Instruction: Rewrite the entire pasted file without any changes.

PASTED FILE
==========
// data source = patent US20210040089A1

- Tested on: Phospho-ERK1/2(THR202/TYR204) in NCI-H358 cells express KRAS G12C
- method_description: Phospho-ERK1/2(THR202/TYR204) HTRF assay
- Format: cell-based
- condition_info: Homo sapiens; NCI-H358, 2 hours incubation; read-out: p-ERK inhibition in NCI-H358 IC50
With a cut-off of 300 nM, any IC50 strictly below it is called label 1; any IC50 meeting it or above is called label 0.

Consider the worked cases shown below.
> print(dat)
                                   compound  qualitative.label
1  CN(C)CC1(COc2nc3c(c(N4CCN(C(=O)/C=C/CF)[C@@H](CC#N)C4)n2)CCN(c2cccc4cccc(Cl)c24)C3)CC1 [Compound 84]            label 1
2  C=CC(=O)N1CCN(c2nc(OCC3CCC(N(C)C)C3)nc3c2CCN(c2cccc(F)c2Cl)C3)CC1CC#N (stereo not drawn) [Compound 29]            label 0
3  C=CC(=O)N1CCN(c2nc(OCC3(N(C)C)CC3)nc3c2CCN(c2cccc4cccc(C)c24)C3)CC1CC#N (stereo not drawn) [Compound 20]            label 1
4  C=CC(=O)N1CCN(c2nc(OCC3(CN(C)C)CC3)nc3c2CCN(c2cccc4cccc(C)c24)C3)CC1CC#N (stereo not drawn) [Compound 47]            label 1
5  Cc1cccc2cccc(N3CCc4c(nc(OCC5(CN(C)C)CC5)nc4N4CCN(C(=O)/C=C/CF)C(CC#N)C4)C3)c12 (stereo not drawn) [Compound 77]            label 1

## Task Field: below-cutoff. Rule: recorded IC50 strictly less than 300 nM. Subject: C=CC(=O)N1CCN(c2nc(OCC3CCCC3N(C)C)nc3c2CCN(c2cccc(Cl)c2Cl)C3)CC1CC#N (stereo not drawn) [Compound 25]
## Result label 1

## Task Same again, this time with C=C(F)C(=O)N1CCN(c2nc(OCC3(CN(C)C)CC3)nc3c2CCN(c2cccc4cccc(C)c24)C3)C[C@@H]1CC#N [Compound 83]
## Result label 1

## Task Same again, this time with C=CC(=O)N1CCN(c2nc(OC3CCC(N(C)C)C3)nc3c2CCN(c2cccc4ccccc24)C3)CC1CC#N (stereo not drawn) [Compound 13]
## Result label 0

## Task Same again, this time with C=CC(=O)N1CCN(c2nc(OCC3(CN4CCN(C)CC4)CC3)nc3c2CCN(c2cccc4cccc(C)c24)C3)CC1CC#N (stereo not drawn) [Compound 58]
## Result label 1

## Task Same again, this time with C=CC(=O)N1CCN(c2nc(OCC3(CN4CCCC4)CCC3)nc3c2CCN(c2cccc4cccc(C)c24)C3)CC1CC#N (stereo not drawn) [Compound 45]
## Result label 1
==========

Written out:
// data source = patent US20210040089A1

- Tested on: Phospho-ERK1/2(THR202/TYR204) in NCI-H358 cells express KRAS G12C
- method_description: Phospho-ERK1/2(THR202/TYR204) HTRF assay
- Format: cell-based
- condition_info: Homo sapiens; NCI-H358, 2 hours incubation; read-out: p-ERK inhibition in NCI-H358 IC50
With a cut-off of 300 nM, any IC50 strictly below it is called label 1; any IC50 meeting it or above is called label 0.

Consider the worked cases shown below.
> print(dat)
                                   compound  qualitative.label
1  CN(C)CC1(COc2nc3c(c(N4CCN(C(=O)/C=C/CF)[C@@H](CC#N)C4)n2)CCN(c2cccc4cccc(Cl)c24)C3)CC1 [Compound 84]            label 1
2  C=CC(=O)N1CCN(c2nc(OCC3CCC(N(C)C)C3)nc3c2CCN(c2cccc(F)c2Cl)C3)CC1CC#N (stereo not drawn) [Compound 29]            label 0
3  C=CC(=O)N1CCN(c2nc(OCC3(N(C)C)CC3)nc3c2CCN(c2cccc4cccc(C)c24)C3)CC1CC#N (stereo not drawn) [Compound 20]            label 1
4  C=CC(=O)N1CCN(c2nc(OCC3(CN(C)C)CC3)nc3c2CCN(c2cccc4cccc(C)c24)C3)CC1CC#N (stereo not drawn) [Compound 47]            label 1
5  Cc1cccc2cccc(N3CCc4c(nc(OCC5(CN(C)C)CC5)nc4N4CCN(C(=O)/C=C/CF)C(CC#N)C4)C3)c12 (stereo not drawn) [Compound 77]            label 1

## Task Field: below-cutoff. Rule: recorded IC50 strictly less than 300 nM. Subject: C=CC(=O)N1CCN(c2nc(OCC3CCCC3N(C)C)nc3c2CCN(c2cccc(Cl)c2Cl)C3)CC1CC#N (stereo not drawn) [Compound 25]
## Result label 1

## Task Same again, this time with C=C(F)C(=O)N1CCN(c2nc(OCC3(CN(C)C)CC3)nc3c2CCN(c2cccc4cccc(C)c24)C3)C[C@@H]1CC#N [Compound 83]
## Result label 1

## Task Same again, this time with C=CC(=O)N1CCN(c2nc(OC3CCC(N(C)C)C3)nc3c2CCN(c2cccc4ccccc24)C3)CC1CC#N (stereo not drawn) [Compound 13]
## Result label 0

## Task Same again, this time with C=CC(=O)N1CCN(c2nc(OCC3(CN4CCN(C)CC4)CC3)nc3c2CCN(c2cccc4cccc(C)c24)C3)CC1CC#N (stereo not drawn) [Compound 58]
## Result label 1

## Task Same again, this time with C=CC(=O)N1CCN(c2nc(OCC3(CN4CCCC4)CCC3)nc3c2CCN(c2cccc4cccc(C)c24)C3)CC1CC#N (stereo not drawn) [Compound 45]
## Result label 1